In the DSS literature, experts prescribe a variety of approaches or methodologies for designing and developing DSS. Everyone does not however agree on what methodology works best for building different types of DSS. For example Gachet (Gachet, 2006) who proposed a bipartite approach in which the software engineering part is separated from the knowledge engineering part. Another example is Turban (Turban, 2005) who described a development process consisting of 6 phases for DSS constructed by end users, also there are many researchers studied DSS Development methodologies from many perspective for example (Marakas, 2003; Zarate, 1998; Elgarah, 2002) .Many researchers preview and compares the Development methodologies of DSS which will be expressed on the next section.

The purpose of this chapter is double. In the second section, it reviews the comparative studies of DSS development methodologies, the goal of this review is to give the reader a thorough understanding of the past and on-going research in DSS development, Section 3 reviews the DSS development methodologies by dividing these perspectives into: three main categories (according to the Organizational, technical and people factors) Section 4 analyze and compare the Development methodologies of DSS. Section 5 shows the required Characteristics of SDM for building DSS, and a summary of the chapter is provided in section 6.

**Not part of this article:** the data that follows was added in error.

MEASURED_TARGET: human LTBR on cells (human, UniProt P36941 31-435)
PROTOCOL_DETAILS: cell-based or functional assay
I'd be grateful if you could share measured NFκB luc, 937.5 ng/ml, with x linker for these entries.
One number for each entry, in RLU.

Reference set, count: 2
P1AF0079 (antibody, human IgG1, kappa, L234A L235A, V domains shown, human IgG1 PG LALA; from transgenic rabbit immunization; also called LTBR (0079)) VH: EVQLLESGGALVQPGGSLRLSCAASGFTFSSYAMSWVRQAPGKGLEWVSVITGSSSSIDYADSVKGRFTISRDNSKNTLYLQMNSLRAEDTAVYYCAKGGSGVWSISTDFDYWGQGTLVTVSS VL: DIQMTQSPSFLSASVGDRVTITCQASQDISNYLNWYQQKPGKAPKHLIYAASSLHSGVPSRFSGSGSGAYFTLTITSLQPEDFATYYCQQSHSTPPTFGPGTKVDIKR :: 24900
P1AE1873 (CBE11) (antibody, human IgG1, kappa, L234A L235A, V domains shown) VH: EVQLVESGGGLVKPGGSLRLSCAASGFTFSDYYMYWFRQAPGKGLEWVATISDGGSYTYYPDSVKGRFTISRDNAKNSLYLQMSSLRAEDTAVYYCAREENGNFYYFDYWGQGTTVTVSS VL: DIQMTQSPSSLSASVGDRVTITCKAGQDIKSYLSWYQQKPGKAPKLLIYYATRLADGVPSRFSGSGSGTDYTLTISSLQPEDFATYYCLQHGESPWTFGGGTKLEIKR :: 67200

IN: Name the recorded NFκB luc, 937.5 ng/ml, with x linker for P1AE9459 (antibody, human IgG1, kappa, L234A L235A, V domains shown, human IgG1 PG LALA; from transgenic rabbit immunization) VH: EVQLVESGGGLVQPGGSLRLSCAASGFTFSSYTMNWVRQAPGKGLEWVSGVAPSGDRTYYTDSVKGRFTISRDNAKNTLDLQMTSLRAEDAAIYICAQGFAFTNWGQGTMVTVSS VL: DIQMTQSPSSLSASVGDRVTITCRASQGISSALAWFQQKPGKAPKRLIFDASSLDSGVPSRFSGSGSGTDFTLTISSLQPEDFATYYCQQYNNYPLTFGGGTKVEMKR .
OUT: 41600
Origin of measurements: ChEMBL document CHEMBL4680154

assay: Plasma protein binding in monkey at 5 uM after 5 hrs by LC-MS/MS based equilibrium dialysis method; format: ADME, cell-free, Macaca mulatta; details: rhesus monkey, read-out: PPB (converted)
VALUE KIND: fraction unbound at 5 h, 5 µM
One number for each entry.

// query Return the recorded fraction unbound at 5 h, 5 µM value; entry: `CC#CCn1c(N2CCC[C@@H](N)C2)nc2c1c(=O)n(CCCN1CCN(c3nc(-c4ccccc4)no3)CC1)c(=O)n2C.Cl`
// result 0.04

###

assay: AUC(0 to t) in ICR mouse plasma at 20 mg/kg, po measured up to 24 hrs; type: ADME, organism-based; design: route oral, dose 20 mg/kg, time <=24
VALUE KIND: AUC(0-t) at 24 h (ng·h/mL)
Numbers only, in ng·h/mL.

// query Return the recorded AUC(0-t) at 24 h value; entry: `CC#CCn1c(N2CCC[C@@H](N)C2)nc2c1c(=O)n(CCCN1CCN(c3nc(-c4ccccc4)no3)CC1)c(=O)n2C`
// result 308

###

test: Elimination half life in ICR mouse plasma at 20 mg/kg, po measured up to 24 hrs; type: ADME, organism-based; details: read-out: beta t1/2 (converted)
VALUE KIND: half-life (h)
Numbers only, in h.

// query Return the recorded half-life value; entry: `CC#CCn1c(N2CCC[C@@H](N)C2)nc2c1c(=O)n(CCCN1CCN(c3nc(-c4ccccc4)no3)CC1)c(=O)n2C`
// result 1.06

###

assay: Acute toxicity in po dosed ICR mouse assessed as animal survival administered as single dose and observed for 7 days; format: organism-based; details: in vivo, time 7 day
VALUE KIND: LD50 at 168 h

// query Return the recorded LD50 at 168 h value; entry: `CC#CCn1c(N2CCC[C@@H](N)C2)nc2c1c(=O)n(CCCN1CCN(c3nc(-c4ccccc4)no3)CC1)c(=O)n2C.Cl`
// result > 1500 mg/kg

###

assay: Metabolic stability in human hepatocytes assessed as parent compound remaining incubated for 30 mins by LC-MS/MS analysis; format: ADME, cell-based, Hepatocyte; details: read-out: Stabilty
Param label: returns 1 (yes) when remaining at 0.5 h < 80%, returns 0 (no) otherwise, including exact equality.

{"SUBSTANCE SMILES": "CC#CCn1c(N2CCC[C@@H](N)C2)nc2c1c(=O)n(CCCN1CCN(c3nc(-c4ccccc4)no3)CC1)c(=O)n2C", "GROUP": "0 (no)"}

Key Terms in this Chapter

Decision: The choice of one from among a number of alternatives; a statement indicating a commitment to a specific course of action.

ROMC (Representation, Operations, Memory Aids, Mechanism Control): A Systematic approach for developing large-scale DSS, especially user interfaces. It is user-oriented approach for stating system performance requirements (cf., Sprague and Carlson, 1982).

RAD (Rapid Application Development): Part of a methodology that specifies incremental development with constant feedback from the customers. The point is to keep projects focused on delivering value and to keep clear and open lines of communication. Oral and written communication is not completely adequate for specification of computer systems. RAD overcomes the limitations of language by minimizing the time between concept and implementation.